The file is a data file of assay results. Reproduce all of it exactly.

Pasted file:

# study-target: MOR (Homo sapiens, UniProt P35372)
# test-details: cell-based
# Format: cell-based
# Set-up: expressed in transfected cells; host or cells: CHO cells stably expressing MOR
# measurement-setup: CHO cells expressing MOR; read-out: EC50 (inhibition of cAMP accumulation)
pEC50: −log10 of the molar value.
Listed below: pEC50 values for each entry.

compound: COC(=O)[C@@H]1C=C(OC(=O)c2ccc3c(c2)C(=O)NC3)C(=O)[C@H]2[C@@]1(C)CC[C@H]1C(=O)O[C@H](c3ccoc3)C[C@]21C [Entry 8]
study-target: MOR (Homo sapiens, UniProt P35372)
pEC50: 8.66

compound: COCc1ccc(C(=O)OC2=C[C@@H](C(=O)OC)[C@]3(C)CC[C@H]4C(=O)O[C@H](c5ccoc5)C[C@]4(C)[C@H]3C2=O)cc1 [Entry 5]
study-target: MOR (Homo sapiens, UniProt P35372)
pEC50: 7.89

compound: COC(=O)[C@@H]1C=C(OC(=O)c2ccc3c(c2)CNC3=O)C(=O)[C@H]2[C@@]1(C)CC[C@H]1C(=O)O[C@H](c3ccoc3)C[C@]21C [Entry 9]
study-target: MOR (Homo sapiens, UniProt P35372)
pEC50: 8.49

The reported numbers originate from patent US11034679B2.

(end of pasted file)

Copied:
# study-target: MOR (Homo sapiens, UniProt P35372)
# test-details: cell-based
# Format: cell-based
# Set-up: expressed in transfected cells; host or cells: CHO cells stably expressing MOR
# measurement-setup: CHO cells expressing MOR; read-out: EC50 (inhibition of cAMP accumulation)
pEC50: −log10 of the molar value.
Listed below: pEC50 values for each entry.

compound: COC(=O)[C@@H]1C=C(OC(=O)c2ccc3c(c2)C(=O)NC3)C(=O)[C@H]2[C@@]1(C)CC[C@H]1C(=O)O[C@H](c3ccoc3)C[C@]21C [Entry 8]
study-target: MOR (Homo sapiens, UniProt P35372)
pEC50: 8.66

compound: COCc1ccc(C(=O)OC2=C[C@@H](C(=O)OC)[C@]3(C)CC[C@H]4C(=O)O[C@H](c5ccoc5)C[C@]4(C)[C@H]3C2=O)cc1 [Entry 5]
study-target: MOR (Homo sapiens, UniProt P35372)
pEC50: 7.89

compound: COC(=O)[C@@H]1C=C(OC(=O)c2ccc3c(c2)CNC3=O)C(=O)[C@H]2[C@@]1(C)CC[C@H]1C(=O)O[C@H](c3ccoc3)C[C@]21C [Entry 9]
study-target: MOR (Homo sapiens, UniProt P35372)
pEC50: 8.49

The reported numbers originate from patent US11034679B2.